LOWELL – Former Vice President Joe Biden has a 10-point lead over President Donald Trump in the contest for the White House in a new national poll of likely voters released today by the UMass Lowell Center for Public Opinion.
Including the minor party candidates on the ballot, Biden leads with 53% of likely voters, Trump has 43%, other candidates are at 2% and only 3% of likely voters say they are still undecided, according to the independent, nonpartisan poll.
The relatively low number of undecided voters is underscored by the fact that 16% of likely voters have already voted. Just over two-thirds of voters said they plan to eschew their traditional Election Day polling place in 2020 and either vote by mail (45%) or vote early in person (22%).
“Biden’s double-digit lead signals that the president’s hopes of re-election are dwindling, with less than three weeks until Election Day and many voters already voting early and by mail,” said Joshua Dyck, director of the Center for Public Opinion and associate professor of political science.
Biden leads Trump among voters with a college degree, 62% to 36%. Among those without a bachelor’s degree, Biden leads 49% to Trump’s 46%. However, among white respondents without a degree, Trump leads Biden 61% to 36%, while Biden leads Trump among whites with a college degree 60% to 38%.
The gender gap revealed in this poll is on par with historic averages from the 2012 and 2016 elections in the difference between male and female voters’ support for Democratic candidates. In this poll, Biden does about 10 points better among women than men, leading 57% to 38% among women who are likely voters and 49% to 48% among men who are likely voters.
While Trump trails Biden by double digits nationally, his approval rating has not undergone a precipitous decline, which has hovered between an average of 40% and 45% nationally for most of the last three years. Overall, 44% of likely voters approve of the way Trump is handling his job as president and 56% disapprove. But nearly half of the electorate (47% of likely voters) say they strongly disapprove of the way the president has handled his job.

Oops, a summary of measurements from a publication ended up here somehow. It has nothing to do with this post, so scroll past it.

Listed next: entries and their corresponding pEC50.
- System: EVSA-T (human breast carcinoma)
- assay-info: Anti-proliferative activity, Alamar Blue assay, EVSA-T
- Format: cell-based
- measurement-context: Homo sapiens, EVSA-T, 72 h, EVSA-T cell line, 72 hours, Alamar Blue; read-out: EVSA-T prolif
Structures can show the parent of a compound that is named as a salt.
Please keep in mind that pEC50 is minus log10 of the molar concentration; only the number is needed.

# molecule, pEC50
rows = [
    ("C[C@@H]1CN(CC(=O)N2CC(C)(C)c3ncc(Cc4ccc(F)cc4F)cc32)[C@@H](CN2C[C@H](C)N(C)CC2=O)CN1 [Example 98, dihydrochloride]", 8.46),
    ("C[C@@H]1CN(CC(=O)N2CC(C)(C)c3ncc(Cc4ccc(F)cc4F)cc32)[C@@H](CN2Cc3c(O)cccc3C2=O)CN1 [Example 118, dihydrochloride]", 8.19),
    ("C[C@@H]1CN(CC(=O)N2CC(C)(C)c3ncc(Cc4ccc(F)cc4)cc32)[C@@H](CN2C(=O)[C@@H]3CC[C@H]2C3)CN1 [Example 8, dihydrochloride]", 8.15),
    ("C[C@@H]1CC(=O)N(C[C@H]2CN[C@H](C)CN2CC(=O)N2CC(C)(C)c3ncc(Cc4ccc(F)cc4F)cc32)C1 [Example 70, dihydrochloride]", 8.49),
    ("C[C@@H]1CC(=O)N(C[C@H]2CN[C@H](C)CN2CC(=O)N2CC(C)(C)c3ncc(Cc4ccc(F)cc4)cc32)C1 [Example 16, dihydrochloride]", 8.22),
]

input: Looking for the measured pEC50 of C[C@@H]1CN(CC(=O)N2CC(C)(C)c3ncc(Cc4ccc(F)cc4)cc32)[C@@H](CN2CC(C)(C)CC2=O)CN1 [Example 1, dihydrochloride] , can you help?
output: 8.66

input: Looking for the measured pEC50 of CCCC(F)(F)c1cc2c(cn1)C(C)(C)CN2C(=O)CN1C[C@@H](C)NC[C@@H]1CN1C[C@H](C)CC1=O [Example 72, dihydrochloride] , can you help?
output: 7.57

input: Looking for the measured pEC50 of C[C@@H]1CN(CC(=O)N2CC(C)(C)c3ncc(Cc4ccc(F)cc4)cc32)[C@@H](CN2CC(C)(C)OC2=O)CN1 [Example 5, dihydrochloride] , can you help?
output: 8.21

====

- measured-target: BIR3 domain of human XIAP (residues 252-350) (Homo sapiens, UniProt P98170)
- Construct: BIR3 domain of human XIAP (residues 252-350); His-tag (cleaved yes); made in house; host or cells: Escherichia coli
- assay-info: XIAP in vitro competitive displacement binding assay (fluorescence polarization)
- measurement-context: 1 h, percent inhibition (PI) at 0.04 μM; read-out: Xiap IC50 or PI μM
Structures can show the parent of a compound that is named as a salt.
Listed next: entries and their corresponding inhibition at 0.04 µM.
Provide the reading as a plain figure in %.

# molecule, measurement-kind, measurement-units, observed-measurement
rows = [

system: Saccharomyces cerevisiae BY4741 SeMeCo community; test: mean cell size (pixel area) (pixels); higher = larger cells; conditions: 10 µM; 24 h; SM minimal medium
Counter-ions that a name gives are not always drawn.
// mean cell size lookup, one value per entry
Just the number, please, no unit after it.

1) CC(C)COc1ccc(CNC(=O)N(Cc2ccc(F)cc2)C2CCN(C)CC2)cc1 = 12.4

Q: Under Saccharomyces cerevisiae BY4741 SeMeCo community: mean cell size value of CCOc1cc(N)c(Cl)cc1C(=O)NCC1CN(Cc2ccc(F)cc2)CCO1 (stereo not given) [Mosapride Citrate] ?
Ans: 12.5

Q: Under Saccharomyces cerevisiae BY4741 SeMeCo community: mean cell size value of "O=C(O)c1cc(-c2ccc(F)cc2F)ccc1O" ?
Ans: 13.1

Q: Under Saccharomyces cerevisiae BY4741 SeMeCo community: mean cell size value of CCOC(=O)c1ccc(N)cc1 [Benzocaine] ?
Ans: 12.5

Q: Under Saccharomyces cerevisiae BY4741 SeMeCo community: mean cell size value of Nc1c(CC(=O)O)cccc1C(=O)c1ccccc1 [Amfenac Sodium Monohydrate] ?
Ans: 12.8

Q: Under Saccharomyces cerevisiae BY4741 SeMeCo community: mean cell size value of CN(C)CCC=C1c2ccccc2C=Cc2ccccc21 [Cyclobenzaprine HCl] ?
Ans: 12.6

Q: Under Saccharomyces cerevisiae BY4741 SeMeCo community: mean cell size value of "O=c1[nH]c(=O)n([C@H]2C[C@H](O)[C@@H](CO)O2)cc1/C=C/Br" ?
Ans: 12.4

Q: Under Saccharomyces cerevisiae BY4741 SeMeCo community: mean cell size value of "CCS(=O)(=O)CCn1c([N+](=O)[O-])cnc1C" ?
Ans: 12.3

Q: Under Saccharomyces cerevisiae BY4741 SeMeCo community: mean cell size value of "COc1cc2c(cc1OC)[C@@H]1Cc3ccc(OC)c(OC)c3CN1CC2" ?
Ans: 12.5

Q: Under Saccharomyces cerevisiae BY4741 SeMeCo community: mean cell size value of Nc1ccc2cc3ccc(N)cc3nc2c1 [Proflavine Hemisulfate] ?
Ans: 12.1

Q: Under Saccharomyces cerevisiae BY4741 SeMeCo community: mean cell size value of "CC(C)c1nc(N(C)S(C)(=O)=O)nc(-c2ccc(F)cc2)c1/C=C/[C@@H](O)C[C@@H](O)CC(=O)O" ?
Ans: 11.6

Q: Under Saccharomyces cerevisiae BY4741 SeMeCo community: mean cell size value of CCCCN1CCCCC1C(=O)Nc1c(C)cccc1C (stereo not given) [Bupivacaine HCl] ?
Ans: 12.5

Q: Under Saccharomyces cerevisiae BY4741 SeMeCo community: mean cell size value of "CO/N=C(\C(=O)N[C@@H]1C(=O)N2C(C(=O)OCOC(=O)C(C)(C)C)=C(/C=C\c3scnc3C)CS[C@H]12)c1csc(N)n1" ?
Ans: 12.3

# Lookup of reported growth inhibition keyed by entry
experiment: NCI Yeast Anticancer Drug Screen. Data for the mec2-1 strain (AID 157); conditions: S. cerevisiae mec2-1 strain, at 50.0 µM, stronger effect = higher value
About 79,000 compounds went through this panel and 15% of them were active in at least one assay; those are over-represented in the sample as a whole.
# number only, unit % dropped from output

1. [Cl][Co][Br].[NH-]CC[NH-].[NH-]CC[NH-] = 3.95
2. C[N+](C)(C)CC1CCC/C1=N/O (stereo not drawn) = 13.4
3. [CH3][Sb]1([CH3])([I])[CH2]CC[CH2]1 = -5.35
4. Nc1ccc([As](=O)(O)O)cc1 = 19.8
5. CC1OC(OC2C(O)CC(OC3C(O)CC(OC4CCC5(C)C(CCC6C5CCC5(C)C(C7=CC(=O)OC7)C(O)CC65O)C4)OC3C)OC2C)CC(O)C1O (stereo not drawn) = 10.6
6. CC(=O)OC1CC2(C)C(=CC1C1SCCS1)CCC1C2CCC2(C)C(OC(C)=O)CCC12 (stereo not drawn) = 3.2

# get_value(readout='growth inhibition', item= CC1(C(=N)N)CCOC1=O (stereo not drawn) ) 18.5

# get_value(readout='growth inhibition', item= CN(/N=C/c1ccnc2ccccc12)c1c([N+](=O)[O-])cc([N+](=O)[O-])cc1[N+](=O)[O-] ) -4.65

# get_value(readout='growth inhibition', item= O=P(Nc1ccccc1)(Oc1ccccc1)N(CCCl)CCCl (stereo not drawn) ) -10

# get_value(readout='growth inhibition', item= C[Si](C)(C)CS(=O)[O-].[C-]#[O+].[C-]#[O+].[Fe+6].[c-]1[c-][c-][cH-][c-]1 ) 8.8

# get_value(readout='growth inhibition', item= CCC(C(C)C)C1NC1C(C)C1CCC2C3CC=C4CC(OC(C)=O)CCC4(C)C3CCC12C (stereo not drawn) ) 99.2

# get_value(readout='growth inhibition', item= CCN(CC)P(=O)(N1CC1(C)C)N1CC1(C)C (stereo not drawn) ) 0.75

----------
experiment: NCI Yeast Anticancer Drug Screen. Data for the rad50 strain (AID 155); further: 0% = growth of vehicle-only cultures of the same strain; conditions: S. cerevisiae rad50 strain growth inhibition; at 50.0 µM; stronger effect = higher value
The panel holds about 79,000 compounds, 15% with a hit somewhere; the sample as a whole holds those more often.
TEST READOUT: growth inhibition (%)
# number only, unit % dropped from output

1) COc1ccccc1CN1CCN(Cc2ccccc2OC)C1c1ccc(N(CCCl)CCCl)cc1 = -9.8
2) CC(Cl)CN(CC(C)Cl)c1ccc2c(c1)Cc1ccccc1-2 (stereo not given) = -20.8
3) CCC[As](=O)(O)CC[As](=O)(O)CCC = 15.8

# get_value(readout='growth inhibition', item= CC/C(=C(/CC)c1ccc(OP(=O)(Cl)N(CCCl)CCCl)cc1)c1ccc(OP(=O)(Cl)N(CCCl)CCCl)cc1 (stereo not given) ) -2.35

Because there’s no corresponding job approval rating for Biden, the point of comparison for the candidates is favorability rating. In 2016, both candidates – Trump and former Secretary of State Hillary Clinton – had net negative approval ratings in polling averages heading into the election. In 2020, the pattern is different: Trump continues to have a net negative favorability rating of -13; 42% find him favorable, 55% unfavorable and 3% have no opinion. Biden, however, is net positive +9; 50% find him favorable, 41% unfavorable and 9% have no opinion. Clinton is still net negative at -17 (35% favorable, 52% unfavorable, 12% no opinion), which indicates that Democrats have a much more popular nominee in 2020.
With Trump’s coronavirus-positive diagnosis on Oct. 2, the campaign became fully focused once again on the president’s handling of COVID-19. Overall, a majority of likely voters polled (57%) are not satisfied with the way the federal government has handled the pandemic, compared to 43% who said they are satisfied. This stands in stark contrast to state governments that get much higher marks: 59% of Americans said they are satisfied with their state government’s response compared to 41 percent who said they are unsatisfied.
Asked who they trust more to handle COVID-19, 52% of likely voters say Biden compared to 36% of likely voters who said Trump. On the question of whether Trump could have avoided contracting COVID-19 by wearing a mask more often, 71% of likely voters said yes while 29% said no.
“With the total American dead from the virus approaching a quarter-million by Election Day, voters are frustrated by Trump’s response to the virus, both personally and as president. Unfortunately for the president, there’s no miracle cure for his dismal poll numbers on the pandemic,” said John Cluverius, associate director of the Center for Public Opinion and assistant professor of political science.
The poll of likely voters also found:With Supreme Court hearings taking place this week, nominee Amy Coney Barrett has a -1 net negative favorability rating among likely voters – 31% favorable, 32% unfavorable, 25% no opinion and 12% never heard of her.Asked who they think will win the 2020 presidential election, likely voters gave Biden the edge: 45% said Biden will win and 41% said Trump will win.Asked about a hypothetical alternative matchup, Biden leads Pence 54% to 41% with 4% undecided. Harris leads Pence 50% to 43% with 6% undecided.Just 30% of Americans think things are headed in the right direction, while 70% say things are on the wrong track.On Trump’s signature issue, the economy, 47% said Biden is better suited to handle the economy, compared to 42% who said Trump.
The survey was designed and analyzed by the Center for Public Opinion and fielded by YouGov from Oct. 5 through Oct. 12. It has a margin of error of plus or minus 4.3%. Detailed poll results – including topline and full methodology – are available at www.uml.edu/polls.